Husbandry (in Heb. by circumlocution , אֲדָמָה, the ground; Gr. prop. γεωργία, 2 Macc. 12:2; also γεώργιον, a plot of tilled ground, 1Co 3:9). The culture of the soil, although coeval with the history of the human race (Ge 2:15; Ge 4:2; Ge 9:20), was held of secondary account by the nomad Hebrews of the early period (Ge 26:12,14; Ge 37:7; see Job 1:3; comp. Harmer, 1, 88 sq.; Volney, Travels, 1, 291; Burckhardt, Beduin. p. 17; see Michaelis, De antiquitatibus aecon. patriarch. 1, Halle, 1728, and in Ugolini Thesaurus, 24 etc.), but by the Jewish lawgiver it was elevated to the rank of a fundamental institution of national economy (Michaelis, Mos. Recht, i, 249 sq.), and hence became assiduously and skillfully practiced in Palestine (comp. 1Sa 11:5; 1Ki 19:19; 2Ch 26:10; Pr 31:16; Ecclus. 7:15; also Isa 27:13, and Gesenius, ad loc.), as it continues in a good degree to be at the present day in the East. Upon the fields, which were divided (if at all) according to a vague land-measure termed a yoke (צֶמֶד, 1Sa 14:14), and occasionally fenced in (see Knobel, Zu Jesaias, p. 207), were mostly raised wheat, barley, flax, lentils (2Sa 23:11), garlic, and sometimes spelt, beans, a kind of durra or holcus (דֹּחִן), cummin, fennel, cucumbers, etc. (Isa 28:25). See these and other vegetables in their alphabetical place; for the later periods, compare the Mishna, Chilaim, 1. The fertility of Palestine (q.v.), especially in many parts, made the cultivation tolerably easy, and it was gradually increased by the clearing away of forests (Jer 4:3), thus enlarging the arable plains (נַיר, novale; comp. Pr 13:23); the hills (2Ch 26:10; Eze 38:6,9) being formed into terraces (compare Niebuhr, Beschreib. 156; Burckhardt, Trav. 1, 64), upon which the earth was kept by a facing of stones, while the low grounds and flats along streams were intersected by ditches (פִּלגֵּי מִיַם, Pr 21:1; comp. Ps 1; Ps 13) for drainage (comp. Mishna, Maoed Katon, 1, 1; Niebuhr, Beschr. 156; Trav. 1, 356, 437; Harmer, 2, 331 sq.), or, more usually, irrigation by means of water wheels (Mishna, Peah, 5, 3). The soil was manured (דָּמִן) sometimes with dung (compare Jer 9:22; 2Ki 9:37), sometimes by the ashes of burnt straw or stubble (Isa 5:24; Isa 47:14; Joe 2:5). Moreover, the keeping of cattle on the fields (Pliny, 18:53), and the leaving of the chaff in threshing (Korte, Reisen, p. 433), contributed greatly to fertilization. For breaking up the surface of the ground (חָרִשׁ, also יָגִב), ploughs (מִהֲרֶשֶׁת ?), probably of various construction, were used ("Syria tenui sulco arat:" Pliny, 18:47; comp. Theophrast. Caussae plant. 3, 25; on אַתַּים Joel 4:10, see Credner, ad loc.). The latter, like the harrows, which were early used for covering the seed (Pliny, 18:19, 3; see Harduinm, ad loc.), were drawn by oxen (1Ki 19:19 sq.; Job 1:14; Am 6:12) or cows (Jg 14:18; Baba Mez. 6, 4), seldom by asses (Isa 30:24; Isa 32:20; Varro, 2, 6, 8, "Ubi levis est terra"), but never with a yoke of the two kinds of animals together (De 22:10), as is now customary in the East (Niebuhr, Beschreib. p. 156): the beasts were driven with a cudgel (מִלמָד, goad). (Delineations of Egyptian agriculture may be seen in Wilkinson, 2nd ser. 1, 48; Rosellini, Mon. civ. table 32, 33.) See each of the above agricultural implements in its alphabetical 1,.ce. The furrows (מִעֲנָה תֶּלֵם), among the Hebrews, probably ran usually lengthwise and crosswise (Pliny. 18:19; Niebuhr, Beschr. p. 155). The sowing occurred, for winter grain, in October and November; for summer fruit, in January or February; the harvest in April. The unexceptionable accounts of fifty-fold and hundred-fold crops (Ge 26:12 [on the reading here, see Tuch, ad loc]; Mt 13:8 sq.; compare Josephus, War, 4, 8, 3; Herod. 1, 193; Pliny, 18, 47; Strabo, 15, 731; 16, 742; Heliod. Eth. 10, 5, p. 395; Sonnini. Trav. 2, 306; Shaw, Trav. p. 123; Burckhardt, 1, 463; yet see Ruppel, — Abyss. 1, 92; Niebuhr, Beschreib. p. 151 sq.) seem to show that the ancients sowed (planted, i.e. deposited the grain, שׂוּם, Isa 28:25) in drills, and with wide spaces between (Niebuhr, Beschreib. p. 157; Brown's Travels in Africa, p. 457), as Strabo (15, 731) expressly says was the case among the Babylonians. (See further under the above terms respectively; and comp. generally Ugolini, Comment. de re rustica yet. Heb., in his Thesaur. 29; H. G. Paulsen, Nachrichten vom Ackerbau der Morgenländer, Helmstadt, 1748; id. Ackerbau d. Morgenländer, Helmstidt, 1748; Norbery, De agricultura orient., in his Opusc. Acad. ii, 474 sqq.; P. G. Purmann, 5 progr. de re rustica yet. Hebr. Franckf. 1787; also the Calendar. Palcest. aeconom. by Buhle and Walch, Gotting. 1784; Reynier, L'Economie rurale des Arabes; Wilkinson, Anc. Egyptians; Layard's Nineveh, 1849; his Nineveh and Babylon, 1853; Kitto's Physical Hist. of Palest. 1843.) SEE AGRICULTURE.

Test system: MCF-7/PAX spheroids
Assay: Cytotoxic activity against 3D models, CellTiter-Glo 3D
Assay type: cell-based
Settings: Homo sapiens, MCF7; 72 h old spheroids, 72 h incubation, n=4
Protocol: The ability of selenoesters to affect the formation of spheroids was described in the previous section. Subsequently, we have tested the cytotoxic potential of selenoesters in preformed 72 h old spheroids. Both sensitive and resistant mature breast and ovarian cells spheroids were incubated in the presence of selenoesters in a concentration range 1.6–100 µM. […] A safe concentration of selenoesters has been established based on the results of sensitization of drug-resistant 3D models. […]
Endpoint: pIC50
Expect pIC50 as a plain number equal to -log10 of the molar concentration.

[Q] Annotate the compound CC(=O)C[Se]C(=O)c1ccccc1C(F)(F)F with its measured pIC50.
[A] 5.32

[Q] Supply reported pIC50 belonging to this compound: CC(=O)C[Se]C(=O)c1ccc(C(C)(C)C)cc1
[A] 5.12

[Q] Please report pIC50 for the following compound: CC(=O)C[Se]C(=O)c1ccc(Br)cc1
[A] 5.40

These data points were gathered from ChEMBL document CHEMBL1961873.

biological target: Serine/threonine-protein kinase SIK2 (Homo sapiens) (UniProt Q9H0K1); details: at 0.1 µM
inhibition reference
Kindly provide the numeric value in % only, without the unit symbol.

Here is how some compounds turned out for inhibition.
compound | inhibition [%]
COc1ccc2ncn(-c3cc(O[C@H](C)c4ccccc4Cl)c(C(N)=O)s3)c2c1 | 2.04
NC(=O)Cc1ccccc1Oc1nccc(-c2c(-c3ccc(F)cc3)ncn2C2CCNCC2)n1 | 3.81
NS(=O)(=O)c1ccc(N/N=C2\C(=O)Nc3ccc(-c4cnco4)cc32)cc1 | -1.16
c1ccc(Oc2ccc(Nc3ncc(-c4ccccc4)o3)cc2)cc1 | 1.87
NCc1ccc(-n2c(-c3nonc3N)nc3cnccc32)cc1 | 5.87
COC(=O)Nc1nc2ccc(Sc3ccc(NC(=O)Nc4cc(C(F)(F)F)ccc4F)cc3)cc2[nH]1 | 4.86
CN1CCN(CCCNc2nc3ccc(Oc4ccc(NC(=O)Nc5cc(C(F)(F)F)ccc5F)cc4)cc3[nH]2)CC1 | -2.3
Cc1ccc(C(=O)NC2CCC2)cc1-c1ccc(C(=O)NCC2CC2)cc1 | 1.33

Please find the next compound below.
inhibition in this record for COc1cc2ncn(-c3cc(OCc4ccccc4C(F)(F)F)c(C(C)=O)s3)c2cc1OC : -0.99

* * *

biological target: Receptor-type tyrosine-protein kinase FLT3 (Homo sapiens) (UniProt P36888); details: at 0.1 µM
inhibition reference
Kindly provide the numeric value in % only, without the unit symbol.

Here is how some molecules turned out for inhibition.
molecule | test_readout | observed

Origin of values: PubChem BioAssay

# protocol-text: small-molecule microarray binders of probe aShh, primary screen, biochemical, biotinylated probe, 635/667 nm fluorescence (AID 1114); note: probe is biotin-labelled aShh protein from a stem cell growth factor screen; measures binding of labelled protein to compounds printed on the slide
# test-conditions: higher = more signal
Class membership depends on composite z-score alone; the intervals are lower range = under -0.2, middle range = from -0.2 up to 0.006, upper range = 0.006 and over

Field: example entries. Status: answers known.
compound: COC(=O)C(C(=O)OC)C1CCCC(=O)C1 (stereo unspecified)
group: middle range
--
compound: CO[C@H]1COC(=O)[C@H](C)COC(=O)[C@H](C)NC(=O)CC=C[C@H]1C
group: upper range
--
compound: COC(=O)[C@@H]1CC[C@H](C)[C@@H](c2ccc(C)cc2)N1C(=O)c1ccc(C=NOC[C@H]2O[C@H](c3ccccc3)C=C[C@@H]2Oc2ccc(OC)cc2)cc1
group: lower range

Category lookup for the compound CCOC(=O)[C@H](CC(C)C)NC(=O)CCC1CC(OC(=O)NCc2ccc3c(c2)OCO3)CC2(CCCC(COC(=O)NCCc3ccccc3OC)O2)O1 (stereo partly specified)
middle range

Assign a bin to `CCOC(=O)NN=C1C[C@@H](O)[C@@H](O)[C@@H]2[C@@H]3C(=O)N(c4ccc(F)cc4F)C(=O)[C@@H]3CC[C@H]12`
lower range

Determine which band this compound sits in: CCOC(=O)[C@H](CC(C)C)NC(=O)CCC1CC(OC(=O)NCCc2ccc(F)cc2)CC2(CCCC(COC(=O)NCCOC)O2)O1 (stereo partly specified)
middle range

a. The legal regulations for the security and promotion of agriculture among the Israelites (compare Otho, Lex. Rabb. p. 23 sq.) were the following: a. Every hereditary or family estate was inalienable (Le 25:23); it could indeed be sold for debt, but the purchaser held only the usufruct of the ground; hence the land itself reverted without redemption at the year of jubilee to its appropriate owner (Le 25:28), whether the original possessor or his heirs-at-law; and at any time during the interval before that period it might be redeemed by such person on repayment of the purchase-money (Le 25:24). SEE LAND; SEE JUBILEE.